41 years ago, the 1980 Men’s U.S. National Hockey team took down the mighty Soviet Union on their way to a gold medal in what became known as “The Miracle on Ice.” It is a huge piece of not only sports history, but undoubtedly American and Cold War history, as well.
People like to tell you to calm down and that it’s “just a game” while you fume–or hyperventilate, or exclaim, or celebrate–watching your favorite team on TV. All that excitement isn’t always proportionate to the importance of the game you have on. Not always. On the other hand, there are myriad examples of games, events, or athletes that transcend sports altogether. Jesse Owens dominating Hitler’s 1936 Olympics, Jackie Robinson breaking the color barrier in baseball, Brandi Chastain and the 1999 Women’s U.S. National Soccer team winning the World Cup.
And then there’s the 1980 Men’s U.S. Olympic Hockey Team. No member of the team is exactly a household name, but the collection of players responsible for the “Miracle on Ice” is known to even the most casual of fans. They pulled off the single greatest upset in sports history when they took down the mighty Soviet Union. The game was like the real-life version of “Rocky IV,” released in 1985, where the scrappy American boxer with an indomitable spirit takes on a seemingly invincible Russian named Ivan Drago in what amounted to a proxy war in the boxing ring.
Every bit of that seemingly invincible opponent and political tensions were present for this game, and then some. The Soviets had just invaded Afghanistan, a move that would prompt President Jimmy Carter to announce only a month later that the U.S. would boycott the Summer Olympics in Moscow. 66 Americans had just been taken hostage from the American Embassy in Iran three months prior, and the crisis was ongoing. Gas prices in the country were soaring. The people of the United States desperately needed something to rally around. Team captain Mike Eruzione would say years later that they didn’t realize the impact of the game until the Olympics were over, but the American people, fully engaged and craving a victory of any kind, tuned in by the millions.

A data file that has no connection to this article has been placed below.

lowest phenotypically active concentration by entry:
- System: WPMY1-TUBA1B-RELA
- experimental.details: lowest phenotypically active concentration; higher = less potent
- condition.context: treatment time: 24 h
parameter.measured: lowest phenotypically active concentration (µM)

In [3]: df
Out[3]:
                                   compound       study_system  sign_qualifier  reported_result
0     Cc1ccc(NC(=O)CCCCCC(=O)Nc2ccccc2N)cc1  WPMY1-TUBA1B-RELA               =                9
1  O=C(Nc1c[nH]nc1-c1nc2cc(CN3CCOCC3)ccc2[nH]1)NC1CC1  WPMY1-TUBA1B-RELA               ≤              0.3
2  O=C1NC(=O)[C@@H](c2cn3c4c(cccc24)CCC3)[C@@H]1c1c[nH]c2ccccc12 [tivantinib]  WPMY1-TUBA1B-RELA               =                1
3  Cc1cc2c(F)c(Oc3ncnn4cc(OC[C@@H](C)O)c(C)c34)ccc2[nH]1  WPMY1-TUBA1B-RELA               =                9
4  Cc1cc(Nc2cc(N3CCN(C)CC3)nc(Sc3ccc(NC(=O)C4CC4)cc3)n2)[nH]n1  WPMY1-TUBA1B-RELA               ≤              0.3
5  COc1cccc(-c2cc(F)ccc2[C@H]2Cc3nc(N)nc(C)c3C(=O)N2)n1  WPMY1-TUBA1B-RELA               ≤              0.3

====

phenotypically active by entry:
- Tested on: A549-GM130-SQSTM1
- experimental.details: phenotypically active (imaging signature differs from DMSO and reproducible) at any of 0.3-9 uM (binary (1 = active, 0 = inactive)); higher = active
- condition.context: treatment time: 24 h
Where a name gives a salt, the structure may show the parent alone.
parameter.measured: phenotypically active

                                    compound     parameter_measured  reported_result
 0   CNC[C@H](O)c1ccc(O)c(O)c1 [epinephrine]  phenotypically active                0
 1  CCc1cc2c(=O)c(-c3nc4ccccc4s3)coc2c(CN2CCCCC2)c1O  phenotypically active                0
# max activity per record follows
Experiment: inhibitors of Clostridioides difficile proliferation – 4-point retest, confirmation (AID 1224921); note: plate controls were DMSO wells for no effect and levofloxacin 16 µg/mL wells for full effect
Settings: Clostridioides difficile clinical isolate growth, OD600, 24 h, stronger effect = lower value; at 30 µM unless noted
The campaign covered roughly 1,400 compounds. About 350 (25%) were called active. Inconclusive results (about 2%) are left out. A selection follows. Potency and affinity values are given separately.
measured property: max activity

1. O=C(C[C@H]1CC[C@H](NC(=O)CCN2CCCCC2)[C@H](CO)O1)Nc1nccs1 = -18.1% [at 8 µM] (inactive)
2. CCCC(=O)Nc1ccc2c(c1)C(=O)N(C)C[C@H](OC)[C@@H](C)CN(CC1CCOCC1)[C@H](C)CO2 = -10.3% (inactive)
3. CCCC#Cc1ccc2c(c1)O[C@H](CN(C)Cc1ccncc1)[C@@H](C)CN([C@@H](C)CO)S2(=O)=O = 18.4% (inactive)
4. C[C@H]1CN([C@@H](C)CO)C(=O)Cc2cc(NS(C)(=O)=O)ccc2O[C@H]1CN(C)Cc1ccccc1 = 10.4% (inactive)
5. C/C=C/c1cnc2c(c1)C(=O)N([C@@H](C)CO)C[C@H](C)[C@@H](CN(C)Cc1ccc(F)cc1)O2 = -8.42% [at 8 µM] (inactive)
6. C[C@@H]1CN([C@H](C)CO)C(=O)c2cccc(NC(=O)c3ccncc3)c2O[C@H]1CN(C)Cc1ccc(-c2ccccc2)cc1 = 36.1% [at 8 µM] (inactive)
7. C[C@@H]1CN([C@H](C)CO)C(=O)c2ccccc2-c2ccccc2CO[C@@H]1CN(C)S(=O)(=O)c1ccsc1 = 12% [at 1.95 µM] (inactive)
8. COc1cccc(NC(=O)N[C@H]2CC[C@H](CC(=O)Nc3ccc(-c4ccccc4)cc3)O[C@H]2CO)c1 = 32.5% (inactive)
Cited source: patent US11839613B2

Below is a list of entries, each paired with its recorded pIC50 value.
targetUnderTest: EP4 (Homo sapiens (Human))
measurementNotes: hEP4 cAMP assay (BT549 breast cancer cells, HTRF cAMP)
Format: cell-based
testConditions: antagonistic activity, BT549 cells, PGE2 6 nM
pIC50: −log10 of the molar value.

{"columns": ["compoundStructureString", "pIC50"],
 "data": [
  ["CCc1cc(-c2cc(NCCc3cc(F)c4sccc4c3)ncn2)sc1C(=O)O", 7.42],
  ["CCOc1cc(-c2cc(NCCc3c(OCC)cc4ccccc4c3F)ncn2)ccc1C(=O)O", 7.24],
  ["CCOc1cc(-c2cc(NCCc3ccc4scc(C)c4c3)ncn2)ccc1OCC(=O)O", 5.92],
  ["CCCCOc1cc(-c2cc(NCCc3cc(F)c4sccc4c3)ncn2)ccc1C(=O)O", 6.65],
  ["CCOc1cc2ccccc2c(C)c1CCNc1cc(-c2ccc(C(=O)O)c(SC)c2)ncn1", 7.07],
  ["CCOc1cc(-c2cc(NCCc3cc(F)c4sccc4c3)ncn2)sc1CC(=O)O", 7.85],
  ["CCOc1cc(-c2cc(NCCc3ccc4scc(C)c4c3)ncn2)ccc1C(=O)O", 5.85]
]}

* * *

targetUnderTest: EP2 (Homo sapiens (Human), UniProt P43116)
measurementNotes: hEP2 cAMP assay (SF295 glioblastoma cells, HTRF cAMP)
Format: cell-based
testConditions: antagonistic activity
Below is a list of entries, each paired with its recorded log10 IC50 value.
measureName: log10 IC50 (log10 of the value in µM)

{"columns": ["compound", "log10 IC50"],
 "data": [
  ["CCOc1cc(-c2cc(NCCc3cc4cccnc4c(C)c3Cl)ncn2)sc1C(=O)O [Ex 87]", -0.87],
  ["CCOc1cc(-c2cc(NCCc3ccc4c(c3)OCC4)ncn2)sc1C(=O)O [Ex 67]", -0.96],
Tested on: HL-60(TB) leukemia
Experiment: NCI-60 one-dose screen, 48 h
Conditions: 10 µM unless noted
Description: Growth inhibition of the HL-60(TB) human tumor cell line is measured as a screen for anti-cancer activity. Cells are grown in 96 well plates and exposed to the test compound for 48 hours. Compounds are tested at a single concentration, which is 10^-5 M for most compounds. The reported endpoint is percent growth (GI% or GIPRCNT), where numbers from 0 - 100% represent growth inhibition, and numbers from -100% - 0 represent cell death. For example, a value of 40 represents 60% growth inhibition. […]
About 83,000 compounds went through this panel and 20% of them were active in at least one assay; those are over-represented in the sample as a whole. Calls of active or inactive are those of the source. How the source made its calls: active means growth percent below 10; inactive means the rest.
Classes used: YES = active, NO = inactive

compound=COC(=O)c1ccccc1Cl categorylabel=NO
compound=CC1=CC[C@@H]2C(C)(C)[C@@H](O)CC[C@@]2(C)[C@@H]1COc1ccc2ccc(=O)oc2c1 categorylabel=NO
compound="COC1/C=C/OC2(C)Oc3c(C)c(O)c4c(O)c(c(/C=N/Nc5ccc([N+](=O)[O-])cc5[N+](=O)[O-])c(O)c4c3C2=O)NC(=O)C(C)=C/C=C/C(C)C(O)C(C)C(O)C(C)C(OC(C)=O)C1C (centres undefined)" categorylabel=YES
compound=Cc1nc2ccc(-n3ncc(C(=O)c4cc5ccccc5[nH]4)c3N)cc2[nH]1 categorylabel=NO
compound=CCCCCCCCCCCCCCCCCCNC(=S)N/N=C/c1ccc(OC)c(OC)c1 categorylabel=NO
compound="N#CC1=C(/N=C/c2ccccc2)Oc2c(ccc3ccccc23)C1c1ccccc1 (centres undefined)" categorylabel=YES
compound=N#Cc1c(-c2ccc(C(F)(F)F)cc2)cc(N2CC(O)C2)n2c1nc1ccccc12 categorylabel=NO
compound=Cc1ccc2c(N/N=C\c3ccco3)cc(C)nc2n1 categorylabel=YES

“David vs. Goliath” is a favorite exaggeration of sports journalists and Hollywood any time there is a clear favorite and underdog, but it would not be hyperbole to describe the United States’ meeting with the Soviets as such. Soviet hockey had been a dynasty since 1960. They had won four Olympic gold medals and 12 more world championships in that 20-year span. In the Olympics, the Soviet Union had outscored the United States 117-26. Just two weeks before the 1980 Olympics started, the Soviets handed the Americans a 10-3 beating in an exhibition game at Madison Square Garden. The American squad, with no professional players and an average age of just 22, were about to go toe to toe with the Soviets that were the best in their country, and an average age of 26.
But Herb Brooks, the man chosen to coach the Olympic team, cared very little about any of that. He saw vulnerability in the Soviets where few others did, and wanted nothing more than to exploit their overconfidence. Brooks was an Olympian himself, in 1964 and 1968, and was the head coach at the University of Minnesota. He evidently wanted a head start with players he already knew could handle his demanding coaching style, as nine of the 20 players he chose were from the Minnesota program. From there, he had seven months to prepare his team for the Olympics, and by all accounts, none of that time was wasted. Brooks put his team through grueling practices that had them the best-conditioned team in the games. Brooks also organized a fast and furious pre-Olympic exhibition schedule against just about anyone he could find. The Americans had a 42-16-3 record for this stretch that started in September of 1979, but more importantly, they gained chemistry and learned Brooks’ system.
The games opened with a bit of drama as the Americans faced Sweden in the first game. They trailed 2-1 late, when Brooks pulled his goalie for an extra skater, which allowed them to apply enough pressure to score a tying goal with 27 seconds left. Ending the game with a tie rather than a loss was very important in pool play, and the dramatic late-game goal propelled them to four wins in four games over Czechoslovakia, Norway, Romania, and West Germany, setting the stage for the game of their lives against the Soviets in the semi-finals.